Archive | July, 2017

Today’s rabbi spends time with people, books

Posted on 27 July 2017 by admin

Our world has changed so drastically in the last 100 years and the state of the rabbinate, an institution better known for its constancy than its elasticity, has followed suit. The community rav, that learned individual principally appointed to answer the community’s questions on issues of kashrus and business disputes, has been replaced by the modern jack-of-all-trades rabbi, whose list of expected duties extends to domains previously reserved for others.
The rabbi of the 21st century is both marriage counselor and child-rearing educator, personal adviser and Talmud teacher, and yes, he’ll need to answer the occasional halachic query as well!
I have learned that which others before me already knew — the rabbi of today’s day and age spends more time with people than with his holy books.
As such, engaging in the holy work that is the modern rabbinate has given me an intimate, firsthand look into the lives of those around me, acquainting me with their concerns and their hopes as well as their personal worldviews and outlooks. And it is with these many personal encounters in mind that I have come to believe that it is the hugely significant, yet often overlooked, art of perspective that most centrally gives rise to a life of happiness and satisfaction. This singular capacity to see the bigger picture, and the forest for the trees, informs our daily dealings with co-workers, children and spouses, and gives us the strength to persevere, even thrive, in the face of formidable life challenges. How sad it is that even the most blessed of lives are reduced, sometimes destroyed, by the inability of a family member to more richly interpret the life and events around them.
Caleb (name changed to protect identity) is such a tragic individual. A single man in his early 30s, he plays the perpetual victim to life’s circumstances. The words, “I don’t deserve for this to be happening to me,” are common refrains on his lips, the product of his general perception that the problems in his life are the result of others’ misdeeds, never his own. It’s no surprise, then, that his past is fraught with burnt bridges and severed relationships. He wants a better life for himself but cannot reckon with the reality that he is the biggest impediment to his own happiness and well-being.
Caleb recently asked to meet with me, this time to discuss a grievance he had with a longtime friend of his. I came to learn that this friend, having gifted Caleb a number of homegoods to help furnish his new apartment, had requested one of the items back. His friend had forgotten that he had already promised one particular item to someone else and asked Caleb to please return the item.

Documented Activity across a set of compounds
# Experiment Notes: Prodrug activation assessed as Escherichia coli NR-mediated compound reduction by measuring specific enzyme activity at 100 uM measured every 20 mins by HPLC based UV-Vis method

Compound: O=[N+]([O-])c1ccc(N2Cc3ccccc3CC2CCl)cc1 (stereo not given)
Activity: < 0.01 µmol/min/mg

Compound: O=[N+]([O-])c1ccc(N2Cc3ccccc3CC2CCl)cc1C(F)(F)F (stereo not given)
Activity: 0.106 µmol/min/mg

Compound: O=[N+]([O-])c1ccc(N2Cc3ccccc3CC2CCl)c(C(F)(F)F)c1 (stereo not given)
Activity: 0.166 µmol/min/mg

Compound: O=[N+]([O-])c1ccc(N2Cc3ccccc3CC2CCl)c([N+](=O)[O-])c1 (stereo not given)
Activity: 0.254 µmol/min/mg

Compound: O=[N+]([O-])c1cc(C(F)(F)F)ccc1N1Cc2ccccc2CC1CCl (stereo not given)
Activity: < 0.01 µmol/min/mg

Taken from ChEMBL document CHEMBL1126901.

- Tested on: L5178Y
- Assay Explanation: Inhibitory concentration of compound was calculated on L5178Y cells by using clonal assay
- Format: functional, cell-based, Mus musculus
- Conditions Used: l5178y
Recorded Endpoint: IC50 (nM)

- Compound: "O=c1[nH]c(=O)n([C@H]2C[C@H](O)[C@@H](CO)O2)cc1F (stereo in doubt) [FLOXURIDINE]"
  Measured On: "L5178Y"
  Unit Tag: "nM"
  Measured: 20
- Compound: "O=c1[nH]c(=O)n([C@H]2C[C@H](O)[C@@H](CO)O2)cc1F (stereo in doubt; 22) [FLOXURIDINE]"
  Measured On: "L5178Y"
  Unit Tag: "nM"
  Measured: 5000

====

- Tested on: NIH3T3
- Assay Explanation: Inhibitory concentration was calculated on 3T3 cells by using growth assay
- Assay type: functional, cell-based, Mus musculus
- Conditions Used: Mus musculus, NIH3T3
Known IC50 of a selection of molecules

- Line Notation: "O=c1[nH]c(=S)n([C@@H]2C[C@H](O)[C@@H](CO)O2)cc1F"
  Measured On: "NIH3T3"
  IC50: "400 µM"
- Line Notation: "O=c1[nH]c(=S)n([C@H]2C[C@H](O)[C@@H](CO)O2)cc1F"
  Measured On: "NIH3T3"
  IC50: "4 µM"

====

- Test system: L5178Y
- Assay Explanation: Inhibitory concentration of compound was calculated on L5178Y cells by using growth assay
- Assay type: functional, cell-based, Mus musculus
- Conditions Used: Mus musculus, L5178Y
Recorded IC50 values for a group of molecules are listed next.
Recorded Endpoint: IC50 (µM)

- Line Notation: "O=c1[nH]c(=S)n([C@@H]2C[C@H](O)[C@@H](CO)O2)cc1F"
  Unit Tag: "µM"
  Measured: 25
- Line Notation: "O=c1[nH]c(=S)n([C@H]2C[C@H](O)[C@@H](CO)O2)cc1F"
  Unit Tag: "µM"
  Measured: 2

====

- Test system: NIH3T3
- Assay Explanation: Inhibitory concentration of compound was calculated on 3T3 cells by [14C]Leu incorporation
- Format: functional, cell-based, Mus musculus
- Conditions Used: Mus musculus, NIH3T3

Caleb was incensed with his friend, calling him an “Indian giver” and wanted to know whether he was halachically bound to return the item he felt was rightfully his — ramifications to his friendship be damned.
I was shocked by the entire exchange. There was no attempt to judge his friend favorably, to view the entire incident as an honest mistake (something I anyway considered the most likely reality considering the fact that this was the same friend who had generously gifted him all the items in the first place). Caleb could not see past his friend’s “deplorable” request to return a gift — something he was told by his mother never to do.
“It doesn’t matter to me what the halacha has to say in this situation,” I told Caleb. “Whether or not you are obligated to return this item or not, giving it back is the right thing to do!”
Caleb couldn’t believe his ears. This was clearly not the response he was expecting from me.
“But what about the fact that he did something wrong by asking for it back!?” Caleb retorted.
“Whether it was right or wrong doesn’t matter at this point,” I said to him, looking him dead in the eyes. “Right now you have to do what’s right at this moment and that means returning the item!”
Nothing I said was getting through to him, so I decided to take a different approach.
“Caleb, what’s the most important thing to you?” I asked.
He thought about it for a few moments and answered, “Keeping the peace.”
Silence.
Even Caleb had to admit the irony in his words as well as the obvious ramifications it had on what he needed to do with the item in question and the friendship which was currently up in the air.
Like Caleb, we often find ourselves so blinded by the enormity of the moment, and the short-lived emotions that lie in that moment’s wake, that we lose something much more valuable in the process — our perspective (and with it, our ability to right our own ship).
It’s not only the Calebs of the world who suffer from lapses in proper perspective. Even the greatest of our sages are not, and were not immune to such miscalculations of the mind. It is during this period of the Three Weeks, leading up to Tisha B’Av, the national day of mourning over the destroyed Temples, that we are reminded of such an episode.
We are told that Rabbi Akiva and his sagely friends walked up to Jerusalem, ultimately reaching the Temple Mount and the Temple ruins. Upon seeing a fox emerging from the place of the Holy of Holies the others started weeping; Rabbi Akiva laughed.
Akiva’s friends, bewildered as to the source of his seemingly irreverent laughter, demanded an explanation. Rabbi Akiva didn’t let them down. “Now that I see that Uriah’s prophecy (predicting the destruction of the Second Temple) has been fulfilled, it is certain that Zachariah’s prophecy (predicting the building of a future Temple) will be fulfilled!”
From the response of Rabbi Akiva’s friends it is clear that this fresh perspective tempered their anguish and instilled hope where there was only hopelessness. As the Talmud records, “With these words they replied to him: ‘Akiva, you have consoled us! Akiva, you have consoled us!’” (Talmud Makkot 24b)
In that spirit, I pray that we too be soon consoled. May the Almighty fill this world once again with His Holy presence, drawing the redemption near, and with it the elevation of all of our perspectives!